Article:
Fort Hancock 21st Century Advisory Committee
Information about Fort Hancock and its redevelopment:
What is Fort Hancock?
The Fort Hancock Historic District stands at the northern end of Gateway's Sandy Hook Unit. From the Spanish-American War through World War II and into the Cold War, the United States Army used Fort Hancock at Sandy Hook to defend New York Harbor from America's enemies. Today, dozens of historically significant buildings are themselves threatened by time and weather.
The enabling legislation that established Gateway as a national park explicitly charges the park with preserving the historic structures at Fort Hancock with their historic character.
The National Park Service has rigorous rehabilitation standards for historic structures, which require "minimal change to the defining characteristics of the building and its site and environment."
Watch our podcast on Fort Hancock to see both the problems and possibilities of the buildings as they are today.
What is the Fort Hancock 21st Century Advisory Committee?
In September 2012, the Department of the Interior announced the formation of the Fort Hancock 21st Century Advisory Committee. Members were chosen from applications reviewed by the Secretary of the Interior in accordance with the FACA Act of 1972. As stated in the Advisory Committee Charter, the purpose of this group is to provide advice "on the development of a reuse plan and on matters relating to future uses of the Fort Hancock Historic District of Gateway National Recreation Area."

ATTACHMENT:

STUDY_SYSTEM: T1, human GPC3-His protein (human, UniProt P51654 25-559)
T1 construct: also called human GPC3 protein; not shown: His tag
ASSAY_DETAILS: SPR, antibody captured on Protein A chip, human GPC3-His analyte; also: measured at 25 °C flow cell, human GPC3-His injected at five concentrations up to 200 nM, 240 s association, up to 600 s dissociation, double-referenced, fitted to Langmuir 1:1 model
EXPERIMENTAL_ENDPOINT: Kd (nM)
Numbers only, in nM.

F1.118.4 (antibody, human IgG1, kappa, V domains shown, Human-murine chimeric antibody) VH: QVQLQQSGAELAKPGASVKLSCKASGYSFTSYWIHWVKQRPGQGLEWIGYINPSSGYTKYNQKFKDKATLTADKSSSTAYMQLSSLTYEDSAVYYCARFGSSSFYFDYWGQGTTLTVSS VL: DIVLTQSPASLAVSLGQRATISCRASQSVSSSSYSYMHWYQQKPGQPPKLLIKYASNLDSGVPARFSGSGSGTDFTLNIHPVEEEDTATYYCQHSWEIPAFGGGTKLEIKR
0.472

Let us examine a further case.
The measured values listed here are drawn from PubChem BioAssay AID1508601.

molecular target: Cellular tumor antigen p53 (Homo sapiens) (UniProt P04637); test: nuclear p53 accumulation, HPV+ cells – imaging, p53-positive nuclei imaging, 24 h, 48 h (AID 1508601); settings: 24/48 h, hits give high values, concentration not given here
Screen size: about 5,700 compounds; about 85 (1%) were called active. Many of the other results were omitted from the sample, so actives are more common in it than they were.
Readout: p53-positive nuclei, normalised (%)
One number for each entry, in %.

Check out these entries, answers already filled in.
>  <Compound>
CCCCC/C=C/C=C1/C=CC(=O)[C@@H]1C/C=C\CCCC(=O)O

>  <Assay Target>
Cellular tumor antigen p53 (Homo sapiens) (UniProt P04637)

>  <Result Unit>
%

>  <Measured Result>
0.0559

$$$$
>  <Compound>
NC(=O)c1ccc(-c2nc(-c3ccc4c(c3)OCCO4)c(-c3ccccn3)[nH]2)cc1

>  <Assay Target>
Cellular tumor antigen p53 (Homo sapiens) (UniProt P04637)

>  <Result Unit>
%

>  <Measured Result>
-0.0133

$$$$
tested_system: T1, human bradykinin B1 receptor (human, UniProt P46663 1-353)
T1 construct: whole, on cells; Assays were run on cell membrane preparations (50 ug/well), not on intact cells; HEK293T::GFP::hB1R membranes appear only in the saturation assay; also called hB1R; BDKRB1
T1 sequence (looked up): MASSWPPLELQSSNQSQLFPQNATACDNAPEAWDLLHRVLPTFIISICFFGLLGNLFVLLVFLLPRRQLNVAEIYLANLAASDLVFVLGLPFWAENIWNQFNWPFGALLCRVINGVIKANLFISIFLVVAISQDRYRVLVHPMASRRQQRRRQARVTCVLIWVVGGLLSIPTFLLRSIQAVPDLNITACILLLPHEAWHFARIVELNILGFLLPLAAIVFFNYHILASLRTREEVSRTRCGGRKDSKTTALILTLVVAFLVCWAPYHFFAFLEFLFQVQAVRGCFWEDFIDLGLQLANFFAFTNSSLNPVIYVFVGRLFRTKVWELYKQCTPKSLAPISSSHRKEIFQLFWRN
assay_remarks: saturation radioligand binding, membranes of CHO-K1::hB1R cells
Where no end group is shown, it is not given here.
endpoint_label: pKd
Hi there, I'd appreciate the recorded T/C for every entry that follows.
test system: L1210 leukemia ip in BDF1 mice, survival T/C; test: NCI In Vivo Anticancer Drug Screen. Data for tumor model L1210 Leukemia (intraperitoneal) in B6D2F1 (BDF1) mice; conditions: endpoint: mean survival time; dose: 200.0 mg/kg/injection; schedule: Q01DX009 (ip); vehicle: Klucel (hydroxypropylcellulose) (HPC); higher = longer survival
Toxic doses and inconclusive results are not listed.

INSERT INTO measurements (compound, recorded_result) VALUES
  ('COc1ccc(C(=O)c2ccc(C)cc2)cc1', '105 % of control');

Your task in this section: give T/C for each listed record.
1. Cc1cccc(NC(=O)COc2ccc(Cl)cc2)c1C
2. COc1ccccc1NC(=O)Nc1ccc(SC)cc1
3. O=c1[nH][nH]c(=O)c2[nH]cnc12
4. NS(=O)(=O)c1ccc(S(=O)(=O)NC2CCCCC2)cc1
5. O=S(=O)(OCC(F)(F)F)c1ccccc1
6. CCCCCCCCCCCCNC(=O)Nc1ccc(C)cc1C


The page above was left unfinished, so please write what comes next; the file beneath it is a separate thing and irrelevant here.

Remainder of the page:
The Committee beings together experts from several disciplines and occupations to study the historic district and make recommendations for its possible reuse. Members were drawn from the local community as well as the scientific, education, recreational, business, real estate and hospitality communities. The Committee will meet four to six times a year. Meetings are open to the public, with specific times scheduled for public comment. Written comments may be submitted to the Designated Federal Officer at Gateway Headquarters.
In her opening comments at the first meeting on January 23, 2013, Superintendent Linda Canzanelli charged the Committee to "look at the full range of possibilities for Fort Hancock," including leaving the buildings boarded up as they are now. She also stated that one of the few options that the NPS cannot live with includes any compromise to "the peace and serenity of Sandy Hook itself. Fort Hancock can flourish without disturbing Sandy Hook's beaches and wildlife habitats."
How have other national parks preserved groups of historic structures?
National parks across the nation with large groups of historic buildings have used the NPS Leasing Program to encourage public-private partnerships, which in turn save historic structures through creative reuse. include Golden Gate National Recreation Area, which encompasses both the Presidio and Cavallo Point, Fort Monroe National Monument and Lowell National Historical Park. These PowerPoint presentations detail the successful experiences at Lowell and the Presidio.
However, national parks have no monopoly on good ideas. This is why the FACA process is open to public observation and comment. As Superintendent Canzanelli stated in her opening remarks, "Ongoing dialogue with the local community is essential. We may not always agree on the details, but we need to at least agree on the goals."
Seeking new uses for historic buildings at Fort Hancock.
The National Park Service, in cooperation with the Fort Hancock 21st Century Federal Advisory Committee is seeking interested parties to redevelop historic structures in the Sandy Hook Unit of Gateway National Recreation Area. This Request for Expressions of Interest represents a business opportunity for transformation of historic buildings. Submissions are due by 5 pm on December 16, 2013. There will be a site visit on Thursday, November 6, 2013.
Did You Know?
Fort Wadsworth, located on Staten Island at the Narrows (next to the Verrazano Bridge), is one of the oldest military sites in the nation. This site has controlled the entrance to New York Harbor since the Washington administration.